Stocks rose Wednesday as investors considered the aftermath of a raucous first presidential debate and continued to eye developments among congressional lawmakers for further fiscal stimulus.
Marathon Petroleum Corp's oil-refining unit is cutting at least 6% of its staff, according to people familiar with the matter, demonstrating the depth of declining fuel demand during the pandemic. Refiners and oil producers have been cutting staff, slashing spending and reducing production to cope with weak prices and a global glut of fuel. U.S. gasoline futures are down 26% from a year ago and oil futures are trading down a third from where they began the year.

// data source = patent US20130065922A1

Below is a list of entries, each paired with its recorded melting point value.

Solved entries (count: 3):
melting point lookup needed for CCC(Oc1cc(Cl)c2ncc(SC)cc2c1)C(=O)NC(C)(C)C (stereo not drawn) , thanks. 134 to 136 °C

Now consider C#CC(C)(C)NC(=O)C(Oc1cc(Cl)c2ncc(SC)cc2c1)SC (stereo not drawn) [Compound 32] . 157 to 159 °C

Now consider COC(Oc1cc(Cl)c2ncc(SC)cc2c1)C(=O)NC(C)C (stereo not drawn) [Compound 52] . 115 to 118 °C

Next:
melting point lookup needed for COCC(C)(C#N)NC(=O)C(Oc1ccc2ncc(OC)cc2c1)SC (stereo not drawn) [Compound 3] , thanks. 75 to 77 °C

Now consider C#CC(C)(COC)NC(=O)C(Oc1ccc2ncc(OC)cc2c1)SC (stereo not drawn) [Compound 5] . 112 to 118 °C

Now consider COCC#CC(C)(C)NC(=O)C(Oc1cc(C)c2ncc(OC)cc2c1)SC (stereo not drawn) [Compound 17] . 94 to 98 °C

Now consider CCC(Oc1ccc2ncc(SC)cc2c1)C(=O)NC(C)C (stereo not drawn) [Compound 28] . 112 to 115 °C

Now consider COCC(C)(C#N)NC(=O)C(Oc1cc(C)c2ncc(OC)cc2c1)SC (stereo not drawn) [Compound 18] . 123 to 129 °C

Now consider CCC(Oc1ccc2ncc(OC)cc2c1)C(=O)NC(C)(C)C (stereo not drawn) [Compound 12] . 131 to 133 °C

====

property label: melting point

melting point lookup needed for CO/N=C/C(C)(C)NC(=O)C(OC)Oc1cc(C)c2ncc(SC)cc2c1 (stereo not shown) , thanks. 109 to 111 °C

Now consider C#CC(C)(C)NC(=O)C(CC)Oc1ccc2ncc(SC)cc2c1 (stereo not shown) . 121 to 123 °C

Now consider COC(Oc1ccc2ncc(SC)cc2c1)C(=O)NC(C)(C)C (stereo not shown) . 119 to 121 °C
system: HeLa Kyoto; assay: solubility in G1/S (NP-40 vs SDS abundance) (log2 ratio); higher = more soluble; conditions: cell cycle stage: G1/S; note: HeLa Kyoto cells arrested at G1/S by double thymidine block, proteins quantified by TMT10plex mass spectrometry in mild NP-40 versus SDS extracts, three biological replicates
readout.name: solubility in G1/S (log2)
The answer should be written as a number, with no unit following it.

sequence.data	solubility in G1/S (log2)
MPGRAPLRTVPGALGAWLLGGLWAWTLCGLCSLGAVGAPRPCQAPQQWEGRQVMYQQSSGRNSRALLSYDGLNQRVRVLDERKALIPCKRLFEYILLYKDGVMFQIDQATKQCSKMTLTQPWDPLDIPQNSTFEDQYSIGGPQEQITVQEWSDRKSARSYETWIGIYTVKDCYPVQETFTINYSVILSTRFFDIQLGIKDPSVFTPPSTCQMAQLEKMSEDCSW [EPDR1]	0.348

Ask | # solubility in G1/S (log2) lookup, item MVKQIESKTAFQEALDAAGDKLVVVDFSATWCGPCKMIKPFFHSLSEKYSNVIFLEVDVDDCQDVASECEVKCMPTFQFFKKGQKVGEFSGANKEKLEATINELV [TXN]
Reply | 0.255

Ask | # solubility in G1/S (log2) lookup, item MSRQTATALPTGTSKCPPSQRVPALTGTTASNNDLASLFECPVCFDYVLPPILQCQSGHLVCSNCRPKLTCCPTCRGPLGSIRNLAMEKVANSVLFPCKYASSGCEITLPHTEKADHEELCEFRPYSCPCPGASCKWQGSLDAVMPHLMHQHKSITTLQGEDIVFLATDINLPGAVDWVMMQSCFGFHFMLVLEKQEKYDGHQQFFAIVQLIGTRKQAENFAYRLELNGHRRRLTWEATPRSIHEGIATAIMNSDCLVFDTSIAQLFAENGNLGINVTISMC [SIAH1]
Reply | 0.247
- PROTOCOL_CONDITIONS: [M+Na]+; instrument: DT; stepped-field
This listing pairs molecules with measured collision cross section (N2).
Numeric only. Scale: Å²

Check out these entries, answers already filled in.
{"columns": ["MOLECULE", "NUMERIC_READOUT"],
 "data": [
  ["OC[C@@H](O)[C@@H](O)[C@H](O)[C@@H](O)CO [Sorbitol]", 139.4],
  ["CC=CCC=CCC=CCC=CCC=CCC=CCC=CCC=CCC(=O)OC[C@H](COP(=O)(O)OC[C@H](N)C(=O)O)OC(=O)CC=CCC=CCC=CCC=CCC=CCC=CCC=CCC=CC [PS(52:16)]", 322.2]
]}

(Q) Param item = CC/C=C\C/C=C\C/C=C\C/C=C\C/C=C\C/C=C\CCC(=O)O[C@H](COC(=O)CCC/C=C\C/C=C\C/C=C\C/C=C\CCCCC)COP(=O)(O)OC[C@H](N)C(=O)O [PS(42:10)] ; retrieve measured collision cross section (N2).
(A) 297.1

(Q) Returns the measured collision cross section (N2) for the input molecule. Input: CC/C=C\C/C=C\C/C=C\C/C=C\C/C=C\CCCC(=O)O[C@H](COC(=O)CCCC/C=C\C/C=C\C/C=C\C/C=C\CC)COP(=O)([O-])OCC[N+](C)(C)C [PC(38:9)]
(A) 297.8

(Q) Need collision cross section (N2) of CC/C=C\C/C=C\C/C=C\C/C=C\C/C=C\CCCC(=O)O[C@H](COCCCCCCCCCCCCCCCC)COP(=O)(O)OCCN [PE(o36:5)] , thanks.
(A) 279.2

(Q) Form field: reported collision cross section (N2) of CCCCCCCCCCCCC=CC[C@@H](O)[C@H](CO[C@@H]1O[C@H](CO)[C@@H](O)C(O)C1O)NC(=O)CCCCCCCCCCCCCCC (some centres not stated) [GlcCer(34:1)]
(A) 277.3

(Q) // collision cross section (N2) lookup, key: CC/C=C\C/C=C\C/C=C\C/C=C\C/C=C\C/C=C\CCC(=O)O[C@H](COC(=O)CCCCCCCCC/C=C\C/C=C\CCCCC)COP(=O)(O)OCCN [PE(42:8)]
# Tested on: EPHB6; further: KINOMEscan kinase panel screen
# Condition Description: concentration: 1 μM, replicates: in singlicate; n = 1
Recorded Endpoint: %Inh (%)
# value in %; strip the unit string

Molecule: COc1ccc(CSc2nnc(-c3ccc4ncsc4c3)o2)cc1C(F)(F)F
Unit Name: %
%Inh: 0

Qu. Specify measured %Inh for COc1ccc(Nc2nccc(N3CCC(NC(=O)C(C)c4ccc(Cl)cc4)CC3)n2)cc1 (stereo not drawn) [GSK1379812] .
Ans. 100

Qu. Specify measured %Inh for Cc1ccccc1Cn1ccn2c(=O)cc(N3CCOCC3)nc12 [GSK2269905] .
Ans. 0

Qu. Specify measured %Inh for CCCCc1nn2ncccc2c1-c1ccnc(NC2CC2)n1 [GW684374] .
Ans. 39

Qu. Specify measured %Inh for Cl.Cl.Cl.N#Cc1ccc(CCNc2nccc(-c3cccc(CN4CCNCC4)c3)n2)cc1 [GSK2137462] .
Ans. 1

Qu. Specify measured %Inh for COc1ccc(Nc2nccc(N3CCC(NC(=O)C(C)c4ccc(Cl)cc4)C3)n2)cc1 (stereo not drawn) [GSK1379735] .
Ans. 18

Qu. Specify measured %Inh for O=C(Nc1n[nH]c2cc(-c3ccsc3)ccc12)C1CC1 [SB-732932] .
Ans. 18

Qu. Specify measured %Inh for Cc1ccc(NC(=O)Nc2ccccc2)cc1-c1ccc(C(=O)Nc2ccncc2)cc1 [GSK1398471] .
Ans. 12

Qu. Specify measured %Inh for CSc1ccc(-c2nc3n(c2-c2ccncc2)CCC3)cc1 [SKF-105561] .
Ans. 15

(Bloomberg) -- Oil gained as shrinking U.S. crude supplies added to optimism over signals that lawmakers and the White House will reach a fiscal stimulus deal.Futures in New York rose as much as 1.9% on Wednesday. The Energy Information Administration reported domestic crude inventories fell nearly 2 million barrels last week to the lowest level since April. The decline was larger than expected. The American Petroleum Institute reported Tuesday crude supplies shrank 831,000 barrels.Meanwhile, Treasury Secretary Steven Mnuchin said he sees one more chance at securing a deal with Democrats on another fiscal stimulus package. He said Wednesday that he expects a relief proposal similar to the $1.5 trillion plan put forward by a bipartisan group of House members.“If you have a draw in overall products, while the refineries are more active,” it bodes well for the demand outlook, said Quinn Kiley, a portfolio manager at Tortoise. A stimulus deal in the U.S. “should drive continued consumption, and we should see some draws as the market balances.”Progress on a stimulus deal could help instill some needed optimism in a market faced with an otherwise dreary demand outlook. U.S. crude futures are on track to post a roughly 6% decline this month as new flareups in coronavirus cases across major economies fuel concerns over a sustained recovery in consumption.Mercuria Energy Group Chief Executive Marco Dunand said oil consumption could rebound from the coronavirus in about 18 months, while Torbjorn Tornqvist, his counterpart at Gunvor Group Ltd., and hedge fund manager Pierre Andurand, both saw the timeframe closer to two years.Distillate stocks have been stubbornly high, remaining above 170 million barrels since May, according to the EIA.“The distillate inventories are still terribly high,” said Tom Finlon of GF International. “But directionally over the last couple of weeks, it’s starting to look a little better,” providing at the least a stabilizing influence for prices.Market signals point to further weakness for both benchmarks. WTI’s nearest December contract is trading around a $2.70-a-barrel discount to the December 2021 contract, compared to $2 a barrel at the end of August, while Brent’s December-December spread has also deepened its contango this month.At the same time, the onset of the northern hemisphere’s fall season is sparking a fresh slump in commercial flights, adding further woes to the world’s oil refineries as they struggle with a glut of jet fuel that’s crushing profitability. The combined refining margin for gasoline and diesel, which serves as a rough profit gauge for processing a barrel of crude, fell below $9 a barrel on Wednesday after trading above $10 in August.For more articles like this, please visit us at bloomberg.comSubscribe now to stay ahead with the most trusted business news source.©2020 Bloomberg L.P.